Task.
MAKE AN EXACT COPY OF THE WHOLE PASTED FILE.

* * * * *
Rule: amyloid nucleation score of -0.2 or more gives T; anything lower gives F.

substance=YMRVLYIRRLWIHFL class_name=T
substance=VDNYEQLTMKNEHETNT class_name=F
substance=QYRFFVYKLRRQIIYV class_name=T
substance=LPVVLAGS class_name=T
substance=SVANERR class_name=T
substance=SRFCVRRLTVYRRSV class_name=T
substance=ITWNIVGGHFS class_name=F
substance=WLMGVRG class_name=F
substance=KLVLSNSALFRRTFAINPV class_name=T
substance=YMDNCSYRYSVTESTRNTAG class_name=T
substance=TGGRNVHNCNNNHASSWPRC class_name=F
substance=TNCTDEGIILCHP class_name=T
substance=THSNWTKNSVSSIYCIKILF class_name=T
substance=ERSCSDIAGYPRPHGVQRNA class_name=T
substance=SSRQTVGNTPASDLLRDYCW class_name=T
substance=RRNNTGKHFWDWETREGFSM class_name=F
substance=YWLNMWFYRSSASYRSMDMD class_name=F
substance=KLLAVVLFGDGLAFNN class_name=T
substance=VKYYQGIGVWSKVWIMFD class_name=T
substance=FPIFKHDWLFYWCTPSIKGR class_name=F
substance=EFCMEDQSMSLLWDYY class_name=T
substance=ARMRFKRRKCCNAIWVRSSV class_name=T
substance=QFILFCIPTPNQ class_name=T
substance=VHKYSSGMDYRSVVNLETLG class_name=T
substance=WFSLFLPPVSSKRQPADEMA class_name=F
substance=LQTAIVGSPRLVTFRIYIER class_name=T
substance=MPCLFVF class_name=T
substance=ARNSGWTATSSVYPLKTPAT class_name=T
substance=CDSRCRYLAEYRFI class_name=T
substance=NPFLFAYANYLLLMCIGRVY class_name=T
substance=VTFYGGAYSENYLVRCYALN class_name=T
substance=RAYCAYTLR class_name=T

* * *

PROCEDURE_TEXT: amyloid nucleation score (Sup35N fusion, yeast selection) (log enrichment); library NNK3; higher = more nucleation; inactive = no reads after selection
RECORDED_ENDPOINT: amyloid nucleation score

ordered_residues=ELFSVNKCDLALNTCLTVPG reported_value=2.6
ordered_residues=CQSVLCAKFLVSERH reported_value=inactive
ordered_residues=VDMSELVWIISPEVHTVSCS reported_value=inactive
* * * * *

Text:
Rule: amyloid nucleation score of -0.2 or more gives T; anything lower gives F.

substance=YMRVLYIRRLWIHFL class_name=T
substance=VDNYEQLTMKNEHETNT class_name=F
substance=QYRFFVYKLRRQIIYV class_name=T
substance=LPVVLAGS class_name=T
substance=SVANERR class_name=T
substance=SRFCVRRLTVYRRSV class_name=T
substance=ITWNIVGGHFS class_name=F
substance=WLMGVRG class_name=F
substance=KLVLSNSALFRRTFAINPV class_name=T
substance=YMDNCSYRYSVTESTRNTAG class_name=T
substance=TGGRNVHNCNNNHASSWPRC class_name=F
substance=TNCTDEGIILCHP class_name=T
substance=THSNWTKNSVSSIYCIKILF class_name=T
substance=ERSCSDIAGYPRPHGVQRNA class_name=T
substance=SSRQTVGNTPASDLLRDYCW class_name=T
substance=RRNNTGKHFWDWETREGFSM class_name=F
substance=YWLNMWFYRSSASYRSMDMD class_name=F
substance=KLLAVVLFGDGLAFNN class_name=T
substance=VKYYQGIGVWSKVWIMFD class_name=T
substance=FPIFKHDWLFYWCTPSIKGR class_name=F
substance=EFCMEDQSMSLLWDYY class_name=T
substance=ARMRFKRRKCCNAIWVRSSV class_name=T
substance=QFILFCIPTPNQ class_name=T
substance=VHKYSSGMDYRSVVNLETLG class_name=T
substance=WFSLFLPPVSSKRQPADEMA class_name=F
substance=LQTAIVGSPRLVTFRIYIER class_name=T
substance=MPCLFVF class_name=T
substance=ARNSGWTATSSVYPLKTPAT class_name=T
substance=CDSRCRYLAEYRFI class_name=T
substance=NPFLFAYANYLLLMCIGRVY class_name=T
substance=VTFYGGAYSENYLVRCYALN class_name=T
substance=RAYCAYTLR class_name=T

* * *

PROCEDURE_TEXT: amyloid nucleation score (Sup35N fusion, yeast selection) (log enrichment); library NNK3; higher = more nucleation; inactive = no reads after selection
RECORDED_ENDPOINT: amyloid nucleation score

ordered_residues=ELFSVNKCDLALNTCLTVPG reported_value=2.6
ordered_residues=CQSVLCAKFLVSERH reported_value=inactive
ordered_residues=VDMSELVWIISPEVHTVSCS reported_value=inactive